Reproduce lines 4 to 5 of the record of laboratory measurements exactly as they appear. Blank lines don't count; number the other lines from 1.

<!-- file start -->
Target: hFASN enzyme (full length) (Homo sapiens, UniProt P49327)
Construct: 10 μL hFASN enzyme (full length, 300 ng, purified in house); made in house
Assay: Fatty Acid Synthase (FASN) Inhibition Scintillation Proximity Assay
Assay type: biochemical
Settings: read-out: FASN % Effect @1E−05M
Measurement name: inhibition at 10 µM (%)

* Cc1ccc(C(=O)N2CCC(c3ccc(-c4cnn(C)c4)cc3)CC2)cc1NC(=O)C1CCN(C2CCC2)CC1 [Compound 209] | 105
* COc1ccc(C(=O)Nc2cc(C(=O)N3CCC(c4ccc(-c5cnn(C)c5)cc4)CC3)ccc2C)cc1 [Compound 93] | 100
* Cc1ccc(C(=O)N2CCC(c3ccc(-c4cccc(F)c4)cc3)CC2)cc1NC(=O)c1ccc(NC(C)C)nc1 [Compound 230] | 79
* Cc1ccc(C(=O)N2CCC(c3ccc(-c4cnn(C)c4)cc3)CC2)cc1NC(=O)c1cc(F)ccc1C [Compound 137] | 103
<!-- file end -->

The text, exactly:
Assay type: biochemical
Settings: read-out: FASN % Effect @1E−05M